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Five Things You Probably Shouldn’t Do To Mark Or Celebrate Your Dog’s Birthday

Many of us spend a fair amount of money on presents for our dogs at Christmas, and dog advent calendars and even monthly gift subscription boxes are common and easy to buy today too. This gives you an indication of how many dog owners in the UK like to celebrate all of the major events that we humans enjoy by including their dogs too, and also, makes it clear that we’re not afraid to sometimes spend significant amounts of money on doing so!

Naturally then it comes as no surprise that many dog owners also celebrate their dog’s birthdays, and often in grand fashion; and if you don’t know your dog’ exact birthday, then the date that you adopted them or first brought them home will work just as well!

However, if you do decide to mark your dog’s birthday or celebrate their adoption day, this should of course be done thoughtfully, and involve things your dog will enjoy; this seems obvious, but it is easy for really loving dog owners to get carried away and inadvertently do things that might not actually be enjoyable for the dog, or in their best interests.

With this in mind, this article will tell you five things that you probably shouldn’t to do mark or celebrate your dog’s birthday, as your dog probably won’t enjoy them and/or they’re not in their best interests. Read on to learn more.

Dress them up

Dressing up dogs in cute outfits might make for a lovely Instagram feed, but it is not enjoyable for your dog. Some dogs do need coats and booties to protect them from the cold in winter, and these might well be really cute, and that’s fine… But dressing a dog up in fancy dress is unnecessary and stressful for them.

Fancy dress and unnecessary outfits will be restrictive, uncomfortable, confusing, and stressful for your dog, and can cause them to overheat. This is due to a combination of both the stress and additional warmth of the outfit – and overheating can quickly become dangerous for dogs, particularly flat-faced ones like the French bulldog.

Let them eat whatever they want

Going out to your favourite restaurant, having cake, being given edible gifts and eating party food and so on are great parts of birthdays for humans, and you might want to buy or make your dog something a little special or give them a few extra treats to celebrate theirs.

However, you will do your dog a disservice and possibly even make them sick if you let them eat anything they want, overfeed them, or give them something outlandish like a large, fatty steak for their birthday dinner.

Having a dodgy tummy is not a great way for your dog to celebrate their birthday!

Make them undergo a long or stressful photoshoot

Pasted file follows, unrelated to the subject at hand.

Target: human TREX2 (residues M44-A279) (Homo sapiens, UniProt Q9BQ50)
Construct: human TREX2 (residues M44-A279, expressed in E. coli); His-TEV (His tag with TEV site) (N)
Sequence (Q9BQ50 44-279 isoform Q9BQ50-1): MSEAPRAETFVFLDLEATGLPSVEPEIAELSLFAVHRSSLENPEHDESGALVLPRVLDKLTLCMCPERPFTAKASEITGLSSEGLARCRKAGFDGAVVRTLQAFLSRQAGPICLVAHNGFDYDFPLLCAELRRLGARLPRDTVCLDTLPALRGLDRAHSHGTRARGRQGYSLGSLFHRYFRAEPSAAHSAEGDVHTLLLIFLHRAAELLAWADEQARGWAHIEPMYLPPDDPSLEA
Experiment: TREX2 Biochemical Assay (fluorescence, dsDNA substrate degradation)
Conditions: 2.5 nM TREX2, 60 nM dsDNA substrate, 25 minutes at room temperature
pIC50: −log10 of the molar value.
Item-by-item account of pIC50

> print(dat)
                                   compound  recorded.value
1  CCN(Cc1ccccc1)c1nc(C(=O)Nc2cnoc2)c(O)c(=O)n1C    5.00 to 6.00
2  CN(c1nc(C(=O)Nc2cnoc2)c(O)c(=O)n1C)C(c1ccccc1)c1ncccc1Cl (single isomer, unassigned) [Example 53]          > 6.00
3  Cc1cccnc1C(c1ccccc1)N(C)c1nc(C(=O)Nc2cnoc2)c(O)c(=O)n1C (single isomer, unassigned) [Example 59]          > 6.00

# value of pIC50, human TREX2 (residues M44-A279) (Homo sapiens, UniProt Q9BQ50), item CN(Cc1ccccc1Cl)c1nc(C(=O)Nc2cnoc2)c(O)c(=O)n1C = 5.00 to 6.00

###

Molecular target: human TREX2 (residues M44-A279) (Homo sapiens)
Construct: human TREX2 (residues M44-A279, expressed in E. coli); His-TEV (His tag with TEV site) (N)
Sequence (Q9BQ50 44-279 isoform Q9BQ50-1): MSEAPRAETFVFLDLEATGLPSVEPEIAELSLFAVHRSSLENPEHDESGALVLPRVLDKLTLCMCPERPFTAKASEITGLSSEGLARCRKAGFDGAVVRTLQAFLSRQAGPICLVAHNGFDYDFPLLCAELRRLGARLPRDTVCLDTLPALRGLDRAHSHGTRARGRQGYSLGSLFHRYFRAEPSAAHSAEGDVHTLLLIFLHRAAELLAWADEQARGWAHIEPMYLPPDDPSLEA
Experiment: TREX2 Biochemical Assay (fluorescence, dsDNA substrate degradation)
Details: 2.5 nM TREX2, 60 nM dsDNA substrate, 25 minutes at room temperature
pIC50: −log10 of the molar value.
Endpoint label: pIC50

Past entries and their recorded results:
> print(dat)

Taking a birthday picture or two of your dog is fine, and doing this each year can be a really nice and poignant way to see how they grow up, change and age over the years.

But keep this light, casual and fun, and incidental to ensuring your dog has a good time.

Making your dog pose, having a protracted photo shoot, or prioritising getting pictures or stressing your dog out to get a shot of them having birthday fun is once more designed to please you and perhaps your social media followers, but no fun for your dog.

Decide that it would be nice if they had a litter of their own

Marking your dog’s birthday by deciding they should have or father a litter of their own as part of the natural cycle of life is an idea best kept as an abstract daydream. 

Dogs do not need to have or father pups to be fulfilled, they’re not missing out on anything by not doing so, and spaying and neutering dogs that have not been left intact as a result of a very well thought out and carefully considered plan to breed from them is simply responsible dog ownership.

Letting them break the rules

Finally, we all know of birthdays as days when the usual rules don’t always apply, and when as children, our parents might have let us be a bit more unruly than normal or broken the rules; but changing or suspending the rules for one day only on your dog’s birthday isn’t a nice thing to do for them, but a problematic one.

Dogs need routine and to know the rules for their lives, and uncertainty and confusion, or inconsistency from their owners, all cause them stress and anxiety. Letting your dog break the rules on their birthday (such as by letting them onto the bed) might seem like doing something special for them; but your dog will not understand the following day why the bed is then off limits, and you’re not only not encouraging them onto it, but telling them off for trying to get onto it.


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